A NEW collection of children's stories aimed at raising money for a hospital charity has been launched in Helensburgh.

All proceeds from Michael Angus's book, The Pointless Rose, will go to the Glasgow Children's Hospital Charity, which supports the work of the city's Royal Hospital for Children.

The book was written for, and in memory of, Michael's son Christopher, who died aged six in 2014 following a long battle against complex heart rate and heart rhythm problems caused by a rare genetic mutation.

Saturday's launch event was attended by Michael's wife Angela, 11-year-old daughter Katie – who produced all the illustrations and photographs in the book – and family and friends from the local area and far beyond.

Michael said: “This book was Christopher's book. My first book, The Beautiful Cat, was written with, and for, Katie, and Christopher then asked 'where's mine?'.

“Most of the book was written after Christohper died.

“There will be a third book – 'The Good Hoover' – and loosely I thought the themes for each would be faith, hope and charity.

“It would have been very easy to write these stories as stories of hopelessness, but actually they all end happily, so they're all stories of hope.”

Among those present at the Victoria Halls were some of Michael's colleagues and students from the University of Strathclyde, where he works as a senior teaching fellow in the department of architecture.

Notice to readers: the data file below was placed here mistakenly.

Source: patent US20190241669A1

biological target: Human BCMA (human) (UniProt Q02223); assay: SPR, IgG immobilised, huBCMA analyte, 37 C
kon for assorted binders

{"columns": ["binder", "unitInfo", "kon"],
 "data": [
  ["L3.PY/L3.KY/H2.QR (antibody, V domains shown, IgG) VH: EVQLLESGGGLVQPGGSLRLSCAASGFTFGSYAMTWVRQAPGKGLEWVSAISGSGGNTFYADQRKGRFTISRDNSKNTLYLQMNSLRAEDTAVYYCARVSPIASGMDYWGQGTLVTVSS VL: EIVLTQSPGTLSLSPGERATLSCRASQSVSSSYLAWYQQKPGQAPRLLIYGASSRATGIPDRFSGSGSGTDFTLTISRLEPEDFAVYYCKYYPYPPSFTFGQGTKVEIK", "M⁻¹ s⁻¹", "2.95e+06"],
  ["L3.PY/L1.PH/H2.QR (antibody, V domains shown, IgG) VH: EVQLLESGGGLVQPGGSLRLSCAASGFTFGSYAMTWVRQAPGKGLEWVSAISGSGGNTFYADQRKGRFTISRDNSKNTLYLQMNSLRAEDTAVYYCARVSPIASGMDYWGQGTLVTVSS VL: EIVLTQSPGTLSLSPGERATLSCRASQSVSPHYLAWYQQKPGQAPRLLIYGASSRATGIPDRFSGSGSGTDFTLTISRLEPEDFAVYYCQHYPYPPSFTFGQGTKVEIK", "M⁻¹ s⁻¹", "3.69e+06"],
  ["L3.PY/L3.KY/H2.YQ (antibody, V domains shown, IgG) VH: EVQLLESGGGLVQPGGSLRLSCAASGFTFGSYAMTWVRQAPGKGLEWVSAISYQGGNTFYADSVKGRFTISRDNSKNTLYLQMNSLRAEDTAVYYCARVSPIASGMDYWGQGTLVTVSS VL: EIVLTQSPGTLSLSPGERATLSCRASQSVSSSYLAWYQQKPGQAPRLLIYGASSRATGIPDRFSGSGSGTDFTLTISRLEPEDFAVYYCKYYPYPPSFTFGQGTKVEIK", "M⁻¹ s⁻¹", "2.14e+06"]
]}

“The original intention was to write stories about architecture,” Michael continued, “but I then wondered if there could be stories about architecture for children.”

The launch event also included readings by storyteller Alice Fernbank of two stories from the book – one called The Sacred Store, about a store in a small town which harbours a secret desire to transform its identity, and another called The Boy Who Changed The World, about a small boy whose magic pencil and flair for drawing and designing buildings changes the face of towns and cities across the globe.

Additionally the event featured speeches from Aileen McConnell, community campaigns manager with the Glasgow Children's Hospital Charity, and Dr Karen McLeod, Christopher's consultant, who also oversees the Christopher Angus Fund, set up by the family in Christopher's memory.

Dr McLeod explained that the money donated to the Christopher Angus Fund so far - £14,000 and counting as a result of Michael's fund-raising efforts, including walks in the Arctic and along the West Highland Way and the Great Wall of China – has been used to buy almost a hundred new Alivecor heart monitors.

“Those monitors have transformed our approach to diagnosing heart rhythm problems in children,” Dr McLeod said.

“It's a real honour and a privilege to be here to talk about the Christopher Angus Fund – and it was a real honour and privilege to be involved in Christopher's care.”

Saturday's event added more than £1,400 to the Christopher Angus Fund through sales of the book, which is also available to buy online via Amazon.

* Check out the Advertiser's Facebook page for a video clip of Aileen McConnell's speech at Saturday's launch event.